Spring is coming early in 3/4 of national parks, according to a new study. Awesome? Not so much. As flowers bloom earlier every year, it’s disrupting the link between the wildflowers and the arrival of birds, bees, and butterflies that feed on and pollinate the flowers. In Shenandoah, an earlier spring is giving invasive plants a head start, and they’re displacing native wildflowers, leading to costly management issues.
Before the 1960s almost everything about living openly as a lesbian, gay, bisexual, or transgender (LGBT) person was illegal. New York City laws against homosexual activities were particularly harsh. The Stonewall Uprising on June 28, 1969 is a milestone in the quest for LGBT civil rights and provided momentum for a movement.
Vine Creek Ranch at Death Valley National Park. Steady drought and record summer heat make Death Valley a land of extremes. Towering peaks are frosted with winter snow. Rare rainstorms bring vast fields of wildflowers. Lush oases harbor tiny fish and refuge for wildlife and humans. Despite its morbid name, a great diversity of life survives in Death Valley.
Located 2,600 miles southwest of Hawaii, the National Park of American Samoa is the most remote unit of the National Park System and the U.S. National Park south of the Equator. The Park spreads across three islands, 9,500 acres of tropical rainforest, and 4,000 acres of ocean, including coral reefs. While remote, the islands of American Samoa, true to the meaning of the word Samoa (Islands of Sacred Earth), are welcoming and offer beautiful landscapes and centuries of culture and history.
Neil Kornze was confirmed by the U.S. Senate as the Director of the Bureau of Land Management on April 8, 2014. Prior to assuming the role of Director, Kornze served the agency in a number of capacities, including as Principal Deputy Director, Acting Deputy Director, and Senior Advisor.
Kornze now oversees the nation’s largest natural resources organization, with responsibility for more than ten percent of the land in the United States and one-third of the country’s minerals. The Bureau of Land Management has nearly 10,000 employees and an annual budget of $1.3 billion.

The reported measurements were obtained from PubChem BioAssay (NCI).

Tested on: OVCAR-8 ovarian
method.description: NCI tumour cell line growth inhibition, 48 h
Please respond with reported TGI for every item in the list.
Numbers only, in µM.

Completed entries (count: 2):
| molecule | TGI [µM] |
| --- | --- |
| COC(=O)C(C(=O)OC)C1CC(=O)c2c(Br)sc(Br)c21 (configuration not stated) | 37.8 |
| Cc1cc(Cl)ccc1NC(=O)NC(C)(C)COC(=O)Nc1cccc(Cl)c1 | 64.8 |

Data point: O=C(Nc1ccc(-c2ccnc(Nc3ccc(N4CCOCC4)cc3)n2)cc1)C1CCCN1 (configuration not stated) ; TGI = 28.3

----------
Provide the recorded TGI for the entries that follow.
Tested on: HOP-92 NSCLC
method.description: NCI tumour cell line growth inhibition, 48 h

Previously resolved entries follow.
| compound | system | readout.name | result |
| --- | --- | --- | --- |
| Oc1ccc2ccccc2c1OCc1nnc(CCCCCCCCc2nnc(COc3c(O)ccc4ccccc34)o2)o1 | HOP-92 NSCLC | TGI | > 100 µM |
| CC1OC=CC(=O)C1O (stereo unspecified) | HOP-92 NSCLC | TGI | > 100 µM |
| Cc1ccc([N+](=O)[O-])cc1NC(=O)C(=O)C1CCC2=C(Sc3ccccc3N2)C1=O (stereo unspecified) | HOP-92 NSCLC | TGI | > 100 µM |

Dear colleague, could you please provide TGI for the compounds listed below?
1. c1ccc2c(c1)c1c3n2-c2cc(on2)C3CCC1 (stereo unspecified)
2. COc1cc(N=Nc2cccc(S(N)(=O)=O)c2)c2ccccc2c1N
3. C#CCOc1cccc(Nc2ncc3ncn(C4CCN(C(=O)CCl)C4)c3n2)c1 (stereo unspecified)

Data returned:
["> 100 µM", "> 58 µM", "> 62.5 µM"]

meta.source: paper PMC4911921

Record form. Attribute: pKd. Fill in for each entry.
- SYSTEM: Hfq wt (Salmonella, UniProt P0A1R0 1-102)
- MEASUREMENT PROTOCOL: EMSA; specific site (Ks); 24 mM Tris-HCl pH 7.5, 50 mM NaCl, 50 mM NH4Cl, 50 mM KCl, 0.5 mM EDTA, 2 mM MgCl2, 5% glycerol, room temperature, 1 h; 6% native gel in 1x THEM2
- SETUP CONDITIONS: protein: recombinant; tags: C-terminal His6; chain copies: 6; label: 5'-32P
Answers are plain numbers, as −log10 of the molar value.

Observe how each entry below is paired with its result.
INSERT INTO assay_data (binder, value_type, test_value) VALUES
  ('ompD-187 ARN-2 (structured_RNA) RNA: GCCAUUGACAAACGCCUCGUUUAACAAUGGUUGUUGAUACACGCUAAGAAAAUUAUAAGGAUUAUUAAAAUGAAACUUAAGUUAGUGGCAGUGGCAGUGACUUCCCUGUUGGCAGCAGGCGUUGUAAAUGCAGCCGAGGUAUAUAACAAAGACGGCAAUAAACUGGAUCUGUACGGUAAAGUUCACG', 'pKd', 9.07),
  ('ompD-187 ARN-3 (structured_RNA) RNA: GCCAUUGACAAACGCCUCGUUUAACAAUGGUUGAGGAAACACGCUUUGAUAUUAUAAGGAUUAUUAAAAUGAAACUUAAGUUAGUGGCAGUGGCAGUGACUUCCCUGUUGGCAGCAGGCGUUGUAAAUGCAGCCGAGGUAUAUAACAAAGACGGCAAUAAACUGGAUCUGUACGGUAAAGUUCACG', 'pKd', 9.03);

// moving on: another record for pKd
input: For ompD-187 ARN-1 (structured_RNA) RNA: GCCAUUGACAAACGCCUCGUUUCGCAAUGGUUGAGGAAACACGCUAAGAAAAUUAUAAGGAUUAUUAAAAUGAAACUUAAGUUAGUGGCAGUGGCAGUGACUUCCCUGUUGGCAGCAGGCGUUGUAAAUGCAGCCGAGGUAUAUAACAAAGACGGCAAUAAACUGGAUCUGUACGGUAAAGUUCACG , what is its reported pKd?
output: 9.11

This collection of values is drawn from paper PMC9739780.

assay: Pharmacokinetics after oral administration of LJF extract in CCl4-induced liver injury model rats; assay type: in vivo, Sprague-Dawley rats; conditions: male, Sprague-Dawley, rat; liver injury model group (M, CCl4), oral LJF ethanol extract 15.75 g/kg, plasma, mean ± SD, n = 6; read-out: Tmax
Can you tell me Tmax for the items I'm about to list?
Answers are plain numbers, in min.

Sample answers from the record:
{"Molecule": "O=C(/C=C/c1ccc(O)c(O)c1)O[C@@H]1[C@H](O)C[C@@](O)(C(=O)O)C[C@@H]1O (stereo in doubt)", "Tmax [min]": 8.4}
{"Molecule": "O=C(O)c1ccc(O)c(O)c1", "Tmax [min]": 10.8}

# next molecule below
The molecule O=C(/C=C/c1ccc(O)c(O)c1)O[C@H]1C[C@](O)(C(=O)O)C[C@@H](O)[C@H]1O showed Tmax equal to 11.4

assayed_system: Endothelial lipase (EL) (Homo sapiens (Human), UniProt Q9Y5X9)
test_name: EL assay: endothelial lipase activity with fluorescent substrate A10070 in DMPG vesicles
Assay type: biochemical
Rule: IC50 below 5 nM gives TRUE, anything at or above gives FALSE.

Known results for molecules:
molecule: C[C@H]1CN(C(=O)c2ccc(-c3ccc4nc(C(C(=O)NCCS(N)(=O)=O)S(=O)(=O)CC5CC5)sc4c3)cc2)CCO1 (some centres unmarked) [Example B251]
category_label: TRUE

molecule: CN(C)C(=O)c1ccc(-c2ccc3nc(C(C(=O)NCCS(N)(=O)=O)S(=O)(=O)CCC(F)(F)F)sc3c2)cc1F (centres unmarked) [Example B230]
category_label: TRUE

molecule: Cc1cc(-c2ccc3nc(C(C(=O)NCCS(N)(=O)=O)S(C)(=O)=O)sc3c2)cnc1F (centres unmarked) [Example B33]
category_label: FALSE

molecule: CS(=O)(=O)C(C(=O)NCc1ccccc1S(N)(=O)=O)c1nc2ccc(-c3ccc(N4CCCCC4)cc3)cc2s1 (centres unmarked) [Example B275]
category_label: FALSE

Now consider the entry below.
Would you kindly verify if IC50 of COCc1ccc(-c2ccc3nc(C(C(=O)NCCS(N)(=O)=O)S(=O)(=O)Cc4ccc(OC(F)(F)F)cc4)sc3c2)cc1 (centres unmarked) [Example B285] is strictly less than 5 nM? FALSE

Under his leadership, the agency has undertaken major reforms of the nation’s energy programs. Substantial updates to the federal oil and gas program have been made, and a three-year, top-to-bottom review of the federal coal program was launched in early 2016. Kornze also played a key role in the development of the Western Solar Plan, which has helped guide the agency’s approval of more than 15,000 megawatts of clean energy production, which is enough to power 5 million homes.
Kornze has been a leader on major conservation efforts including the creation of the west-wide plan to protect the Greater Sage Grouse. He has also raised awareness of the National Conservation Lands, the nation’s newest and wildest system of protected areas that include 9 new national monuments designated by President Barack Obama.
Kornze emphasizes the agency’s twin missions – multiple use and sustained yield – and the importance of making balanced and forward-looking natural resource decisions. He also highlights that the agency’s success is rooted in finding practical local solutions, while also ensuring that programs are operating at a similar level of excellence nationwide.
Before coming to the Bureau of Land Management, Kornze worked as a Senior Advisor to U.S. Senate Majority Leader Harry Reid of Nevada. Kornze has also served as an international election observer in Macedonia, the Ukraine, and Georgia. He earned a bachelor’s degree in Politics from Whitman College in Walla Walla, Washington and a master’s degree in International Relations from the London School of Economics.